Wildfires raging across Australia have devastated large swathes of land and prompted one of the largest evacuations in the country’s history. The fires, which have scorched approximately 20 million acres, have also killed 27 people and affected an estimated one billion animals at the time of this recording. The fire season, though still young, already ranks as among the worst in Australia’s recorded history.
Away from the flames, millions more in Australia are breathing unhealthy air as a result of the smoke from these wildfires. Wildfires release all sorts of dangerous air pollutants, like carbon monoxide and nitrous oxide. But wildfires also release fine particulate matter (more commonly referred to as PM2.5), which can be transported long distances. Breathing in these microscopic particles can lead to respiratory and cardiovascular problems. High levels of PM2.5 are particularly harmful to older people, young children, and those with weakened immune systems.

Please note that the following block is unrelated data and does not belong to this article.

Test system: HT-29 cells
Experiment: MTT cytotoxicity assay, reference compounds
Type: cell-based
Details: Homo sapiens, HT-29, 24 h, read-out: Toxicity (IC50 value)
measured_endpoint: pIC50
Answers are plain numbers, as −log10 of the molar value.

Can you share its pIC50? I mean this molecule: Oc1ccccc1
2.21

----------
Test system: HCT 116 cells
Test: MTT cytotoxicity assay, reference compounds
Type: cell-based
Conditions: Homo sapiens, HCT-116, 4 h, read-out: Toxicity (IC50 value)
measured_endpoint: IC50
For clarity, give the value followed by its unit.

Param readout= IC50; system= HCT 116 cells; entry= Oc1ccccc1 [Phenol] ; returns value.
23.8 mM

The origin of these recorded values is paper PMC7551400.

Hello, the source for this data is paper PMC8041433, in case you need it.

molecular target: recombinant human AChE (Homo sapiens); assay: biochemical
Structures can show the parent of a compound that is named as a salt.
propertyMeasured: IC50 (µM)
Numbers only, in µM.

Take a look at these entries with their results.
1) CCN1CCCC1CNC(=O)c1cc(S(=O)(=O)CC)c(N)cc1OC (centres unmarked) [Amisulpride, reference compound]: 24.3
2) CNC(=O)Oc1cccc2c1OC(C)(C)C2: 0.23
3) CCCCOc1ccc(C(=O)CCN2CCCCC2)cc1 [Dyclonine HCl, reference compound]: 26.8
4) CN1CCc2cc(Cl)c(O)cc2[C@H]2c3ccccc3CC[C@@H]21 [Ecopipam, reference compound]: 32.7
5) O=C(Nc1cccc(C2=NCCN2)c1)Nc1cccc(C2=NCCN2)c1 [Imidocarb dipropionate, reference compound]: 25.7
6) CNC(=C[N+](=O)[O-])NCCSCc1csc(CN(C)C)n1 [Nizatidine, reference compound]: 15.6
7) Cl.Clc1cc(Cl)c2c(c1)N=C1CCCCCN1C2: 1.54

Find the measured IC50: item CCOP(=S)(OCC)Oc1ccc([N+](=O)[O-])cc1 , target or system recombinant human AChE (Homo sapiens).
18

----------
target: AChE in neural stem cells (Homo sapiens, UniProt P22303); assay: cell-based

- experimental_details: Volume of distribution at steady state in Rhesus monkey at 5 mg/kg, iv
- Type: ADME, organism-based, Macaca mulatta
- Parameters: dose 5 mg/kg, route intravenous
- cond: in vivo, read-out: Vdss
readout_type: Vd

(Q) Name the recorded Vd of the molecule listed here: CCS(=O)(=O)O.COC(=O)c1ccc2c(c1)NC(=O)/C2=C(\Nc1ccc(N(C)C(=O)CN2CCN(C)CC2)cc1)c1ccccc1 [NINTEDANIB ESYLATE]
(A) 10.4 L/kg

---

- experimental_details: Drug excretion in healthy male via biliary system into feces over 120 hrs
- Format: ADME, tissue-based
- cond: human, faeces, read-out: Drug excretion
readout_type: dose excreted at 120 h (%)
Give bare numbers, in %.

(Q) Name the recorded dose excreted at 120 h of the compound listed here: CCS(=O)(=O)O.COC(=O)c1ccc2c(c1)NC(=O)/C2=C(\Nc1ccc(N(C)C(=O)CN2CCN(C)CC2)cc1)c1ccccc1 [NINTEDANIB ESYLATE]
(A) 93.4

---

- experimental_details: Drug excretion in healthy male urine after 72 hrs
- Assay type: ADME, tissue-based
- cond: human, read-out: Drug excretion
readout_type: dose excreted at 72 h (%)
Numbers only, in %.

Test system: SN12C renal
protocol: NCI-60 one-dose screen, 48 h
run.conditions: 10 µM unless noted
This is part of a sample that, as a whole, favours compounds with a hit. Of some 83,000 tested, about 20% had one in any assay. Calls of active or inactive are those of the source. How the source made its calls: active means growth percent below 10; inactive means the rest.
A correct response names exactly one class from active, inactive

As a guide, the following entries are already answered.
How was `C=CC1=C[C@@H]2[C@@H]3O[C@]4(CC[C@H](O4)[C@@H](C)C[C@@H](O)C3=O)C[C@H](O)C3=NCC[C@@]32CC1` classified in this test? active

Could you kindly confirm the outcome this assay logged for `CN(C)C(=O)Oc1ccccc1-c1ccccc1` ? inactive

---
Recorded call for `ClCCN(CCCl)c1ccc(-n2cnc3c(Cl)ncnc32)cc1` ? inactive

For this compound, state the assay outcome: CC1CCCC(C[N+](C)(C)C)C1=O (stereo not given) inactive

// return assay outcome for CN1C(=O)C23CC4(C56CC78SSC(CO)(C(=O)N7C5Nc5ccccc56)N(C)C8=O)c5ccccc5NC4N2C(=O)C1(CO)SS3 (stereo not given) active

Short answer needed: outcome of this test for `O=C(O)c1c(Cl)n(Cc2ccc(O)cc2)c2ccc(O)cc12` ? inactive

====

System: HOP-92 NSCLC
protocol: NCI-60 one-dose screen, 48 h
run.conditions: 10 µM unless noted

The Australian capital city of Canberra has been covered in a thick haze of smoke from nearby wildfires. Canberra recorded its worst air quality day on January 2nd, when levels of PM2.5 spiked to more than 200 micrograms per cubic meter during the worst hour.
Smoke has also been fouling Sydney’s air off and on for months, with PM2.5 readings hitting nearly 400 micrograms per cubic meter last month during the highest hour of pollution.
The U.S. EPA has in place an annual PM2.5 standard of 12 micrograms per cubic meter and a daily (or 24 hour) standard of 35.
According to the IPCC, southern Australia is expected to see increased risk of fire as the planet continues to warm. Regrettably, this could be the new normal.
Photo, posted December 5, 2019, courtesy of Flickr.